Teaching English & Hope: What’s Next for Our Distinguished GSE Alum?

Education is the opportunity to better oneself. That’s Sayuni Dias’ take.

Sayuni was three years old when she immigrated from Sri Lanka with her family to the United States. She never knew her maternal grandmother, an English teacher.

“Maybe it was just in my blood,” Sayuni said.

Now Sayuni teaches as a seventh grade English and Language Arts teacher in the same district she attended high school.

She knew she wanted to teach – but teach what exactly? The Rutgers Graduate School of Education’s five-year teacher education program drew Sayuni closer towards her career path.

“Since kindergarten, whenever someone asked me ‘What do you want to be when you grow up?’ It was always – I want to be a teacher,” Sayuni said.

In high school, Sayuni fell in love with literature and the idea of becoming an English teacher. After she earned her master’s in education, she went a step further and got her English as a Second Language (ESL) certification.

When she was in high school, Sayuni volunteered as an ESL program instructor at her local library. Now with her degree and certification, she continues to help language learners.  

The five-year program affords students one less year of graduate school tuition – a huge plus, Sayuni said. The GSE’s focus on excellence and equity in education was another.

Sayuni recalled attending Dr. Lauren Kelly’s Hip Hop Youth Research and Activism Conference (HHYRA), where she witnessed social justice conversations in action and a community of people “uplifted.”

“The GSE works hard to initiate action from scholarly discussions about social justice and education. That was important to me,” Sayuni said.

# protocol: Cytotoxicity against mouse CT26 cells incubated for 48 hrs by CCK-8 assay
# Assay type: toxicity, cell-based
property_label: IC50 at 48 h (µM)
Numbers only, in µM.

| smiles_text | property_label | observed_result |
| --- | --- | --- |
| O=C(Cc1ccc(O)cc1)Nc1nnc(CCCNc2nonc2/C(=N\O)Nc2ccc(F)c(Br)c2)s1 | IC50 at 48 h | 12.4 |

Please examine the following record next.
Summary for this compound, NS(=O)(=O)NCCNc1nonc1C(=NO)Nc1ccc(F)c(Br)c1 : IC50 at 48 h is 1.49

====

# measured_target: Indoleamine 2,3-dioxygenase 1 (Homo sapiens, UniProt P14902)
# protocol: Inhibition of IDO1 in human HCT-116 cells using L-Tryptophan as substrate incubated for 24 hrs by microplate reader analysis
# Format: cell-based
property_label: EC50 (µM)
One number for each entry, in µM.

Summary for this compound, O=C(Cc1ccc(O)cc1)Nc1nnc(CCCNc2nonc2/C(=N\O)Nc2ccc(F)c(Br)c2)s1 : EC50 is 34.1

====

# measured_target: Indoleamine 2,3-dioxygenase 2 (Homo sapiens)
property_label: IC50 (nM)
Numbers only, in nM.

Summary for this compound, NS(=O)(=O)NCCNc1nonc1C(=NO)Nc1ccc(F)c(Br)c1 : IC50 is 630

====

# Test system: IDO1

The GSE doesn’t shy away from hard conversations or making activism part of learning and teaching, she explained. Events like Dr. Kelly’s conference helped bring her cohort closer to each other and their professors through open, authentic discussion.

“The GSE is a place for people who want to be teachers because they want to see some kind of change in the world,” Sayuni said.

Sayuni graduated with her master’s in education in 2023. She was recognized that same year as a nominee for the New Jersey Distinguished Clinical Intern Award, which highlights students who have “demonstrated outstanding achievement during their student teaching placement.”

She also received the Nancy Higginson Dorr Award in 2023 which honors graduates who show promise of being exceptional teachers.

“This is a good time to get into education,” Sayuni said, referencing the decline in literacy scores seen on social media platforms like TikTok, “because we know that there are issues, and we can do something to make it better.”